Traverse the DOM like a Pro

Learn the most useful methods in DOM traversals

Traverse the DOM like a Pro


The Document Object Model (DOM) is how you manipulate HTML elements of a webpage using a language like Javascript. The DOM works by treating the webpage as a tree-like structure where every HTML tag is an object and gives you access to navigate, create, alter or delete the content of HTML elements, attributes, and CSS styles.

Here is a visual representation of the objects of a DOM tree from W3Schools:


In the representation above, the structure is a collection of nodes where they have a root -> parent ->child -> sibling relationship. The <html> is the root where all other elements are descendants.


Finding, selecting, or traversing elements are managed by creating a reference point to a specific node where you can then move downward, upward, and sideways.

Get Element By ID

The most common way is to select an id that is always unique and only returns a single element.

HTML snippet:

<h1 id="blog-title">Traverse the DOM like a PRO</h1>

Javascript snippet:

const blogTitle = document.getElementById("blog-title");
// Traverse the DOM like a PRO

Get Elements by ClassName

This returns a collection of objects since more than one element can have the same class name.

HTML snippet:

  <li class="item">Item 1</li>
  <li class="item">Item 2</li>
  <li class="item">Item 3</li>

Javascript snippet:

const items = document.getElementsByClassName("item");
for (item of items) {
// Item 1
// Item 2
// Item 3

Note: getElementsByClassName does not behave like real arrays. It may not have methods like forEach, slice, some, map and must include Array.from(element) to turn into an array including those properties.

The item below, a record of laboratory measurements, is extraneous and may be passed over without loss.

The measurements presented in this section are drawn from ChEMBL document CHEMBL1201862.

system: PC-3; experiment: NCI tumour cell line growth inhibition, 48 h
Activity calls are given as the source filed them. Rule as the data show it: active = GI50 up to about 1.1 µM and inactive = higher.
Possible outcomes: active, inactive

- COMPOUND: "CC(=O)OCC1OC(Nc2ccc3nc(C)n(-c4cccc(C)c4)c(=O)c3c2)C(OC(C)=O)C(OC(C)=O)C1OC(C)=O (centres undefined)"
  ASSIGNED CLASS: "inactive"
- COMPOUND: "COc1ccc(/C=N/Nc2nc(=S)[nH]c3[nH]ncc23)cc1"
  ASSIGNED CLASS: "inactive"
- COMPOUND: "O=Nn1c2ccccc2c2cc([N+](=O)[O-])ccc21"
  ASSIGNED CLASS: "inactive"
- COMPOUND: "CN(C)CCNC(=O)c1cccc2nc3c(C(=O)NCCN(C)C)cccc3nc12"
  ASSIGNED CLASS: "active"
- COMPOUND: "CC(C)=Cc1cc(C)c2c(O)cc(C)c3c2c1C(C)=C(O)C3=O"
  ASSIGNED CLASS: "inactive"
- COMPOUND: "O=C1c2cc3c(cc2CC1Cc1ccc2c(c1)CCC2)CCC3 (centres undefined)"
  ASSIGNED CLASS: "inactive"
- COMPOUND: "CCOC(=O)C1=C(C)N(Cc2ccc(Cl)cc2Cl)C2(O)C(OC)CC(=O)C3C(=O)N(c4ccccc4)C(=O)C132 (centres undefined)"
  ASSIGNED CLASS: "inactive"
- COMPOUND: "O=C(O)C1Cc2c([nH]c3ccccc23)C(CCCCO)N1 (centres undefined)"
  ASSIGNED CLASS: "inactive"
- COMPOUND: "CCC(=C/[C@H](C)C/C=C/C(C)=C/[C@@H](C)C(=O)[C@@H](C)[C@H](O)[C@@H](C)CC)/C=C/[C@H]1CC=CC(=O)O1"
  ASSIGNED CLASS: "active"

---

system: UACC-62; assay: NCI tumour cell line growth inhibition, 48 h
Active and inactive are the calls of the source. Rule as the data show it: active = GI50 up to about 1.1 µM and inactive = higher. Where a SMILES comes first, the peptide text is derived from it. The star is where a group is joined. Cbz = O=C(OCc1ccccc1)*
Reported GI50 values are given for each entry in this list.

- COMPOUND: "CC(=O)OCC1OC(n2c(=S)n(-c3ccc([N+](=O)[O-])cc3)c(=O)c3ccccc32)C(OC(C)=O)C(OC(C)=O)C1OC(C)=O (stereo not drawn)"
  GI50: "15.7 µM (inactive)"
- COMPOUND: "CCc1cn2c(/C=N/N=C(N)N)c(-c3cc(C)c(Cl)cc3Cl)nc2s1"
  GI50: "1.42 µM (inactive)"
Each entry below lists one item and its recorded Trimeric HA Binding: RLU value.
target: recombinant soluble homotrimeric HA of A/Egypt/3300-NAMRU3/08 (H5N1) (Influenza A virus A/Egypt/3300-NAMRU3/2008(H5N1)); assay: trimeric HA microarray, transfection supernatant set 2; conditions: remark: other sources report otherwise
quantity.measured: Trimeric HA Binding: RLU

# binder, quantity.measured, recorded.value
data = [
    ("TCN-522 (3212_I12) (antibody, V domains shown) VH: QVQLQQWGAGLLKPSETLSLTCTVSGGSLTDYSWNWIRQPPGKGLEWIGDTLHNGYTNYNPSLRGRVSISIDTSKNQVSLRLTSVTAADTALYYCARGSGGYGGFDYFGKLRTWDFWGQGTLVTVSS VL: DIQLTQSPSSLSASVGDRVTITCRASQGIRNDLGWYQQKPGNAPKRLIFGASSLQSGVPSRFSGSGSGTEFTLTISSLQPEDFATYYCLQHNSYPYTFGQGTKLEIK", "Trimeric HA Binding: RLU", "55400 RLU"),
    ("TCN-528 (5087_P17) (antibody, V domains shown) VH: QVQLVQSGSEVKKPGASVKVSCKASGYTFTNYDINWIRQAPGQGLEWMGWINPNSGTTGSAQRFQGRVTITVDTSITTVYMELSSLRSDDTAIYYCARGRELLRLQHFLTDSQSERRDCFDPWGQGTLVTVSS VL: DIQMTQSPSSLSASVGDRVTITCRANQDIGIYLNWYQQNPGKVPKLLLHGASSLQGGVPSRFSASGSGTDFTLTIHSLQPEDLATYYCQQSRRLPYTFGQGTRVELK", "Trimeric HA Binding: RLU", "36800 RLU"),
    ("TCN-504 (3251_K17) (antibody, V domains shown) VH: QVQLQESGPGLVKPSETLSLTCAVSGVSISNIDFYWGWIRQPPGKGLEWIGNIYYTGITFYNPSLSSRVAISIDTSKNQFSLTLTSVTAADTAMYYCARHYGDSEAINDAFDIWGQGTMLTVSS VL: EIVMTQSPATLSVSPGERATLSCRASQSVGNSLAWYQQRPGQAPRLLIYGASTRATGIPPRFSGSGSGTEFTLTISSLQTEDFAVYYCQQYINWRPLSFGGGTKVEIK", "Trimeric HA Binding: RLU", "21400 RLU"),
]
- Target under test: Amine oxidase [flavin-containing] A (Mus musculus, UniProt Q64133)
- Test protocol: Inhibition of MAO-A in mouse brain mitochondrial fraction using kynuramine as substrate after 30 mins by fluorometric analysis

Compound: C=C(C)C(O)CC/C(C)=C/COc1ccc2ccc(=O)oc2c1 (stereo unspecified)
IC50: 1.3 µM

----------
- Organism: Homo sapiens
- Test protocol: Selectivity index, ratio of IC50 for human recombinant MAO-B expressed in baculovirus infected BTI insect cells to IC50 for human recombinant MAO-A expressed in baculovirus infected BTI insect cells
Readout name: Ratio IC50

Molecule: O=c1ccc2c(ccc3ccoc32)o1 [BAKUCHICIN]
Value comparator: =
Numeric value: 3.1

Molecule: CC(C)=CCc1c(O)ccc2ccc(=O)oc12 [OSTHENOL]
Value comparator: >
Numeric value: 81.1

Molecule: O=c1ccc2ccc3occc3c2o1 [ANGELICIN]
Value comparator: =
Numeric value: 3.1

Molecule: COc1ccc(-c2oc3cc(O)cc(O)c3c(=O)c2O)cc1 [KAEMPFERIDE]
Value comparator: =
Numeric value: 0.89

Query Selector

This is my favorite way and allows you to select either an id or the very first class of the specific class name. Defining the id or class name uses a similar syntax in which you would use in your CSS file.

Javascript snippet:

const blogTitle = document.querySelector("#blog-title");
const firstItem = document.querySelector(".item");
// Traverse the DOM like a PRO
// Item 1

Query Selector All

If you need to modify more than one element of a particular selector, this is an alternative method and my preferred method.

Javascript snippet:

const items = document.querySelectorAll(".item");
// Item 1
// Item 2
// Item 3

Selecting Children

Traversing down or selecting the children of a node can be accomplished by the children method.

const parent = document.querySelector(".parent");
const firstChild= parent.children;

Selecting the first child or last child is also possible by firstChild and lastChild methods respectively.

Selecting Parents

Traversing up or selecting the parents of a node can be accomplished by the parentElement method.

const firstChild = document.querySelector(".firstChild");
const parent = firstChild.parentElement;

One thing to note is that the parentElement method only allows you to move up one parent at a time. You can not skip a parent.

A way to resolve this is by using the closest method where we can find any specific parent element.

grandparent = child.closest(".grandparent")

Selecting Sibling Elements

If you would like to traverse a sibling of an element, you can use nextElementSibling to move forward to the next sibling.

const secondChild = firstChild.nextElementSibling;

If you want to move to a previous sibling and move backward, use previousElementSibling

const firstChild = secondChild.previousElementSibling


By describing multiple ways to traverse, you should now be comfortable selecting any element in a webpage. Although querySelector may be a simple way to find any element, some web pages may be extremely large and it may be better to use the sibling options instead to increase performance. Although we went over many options, there are countless more options available in traversing. To find more information, visit the MDN DOM Documentation.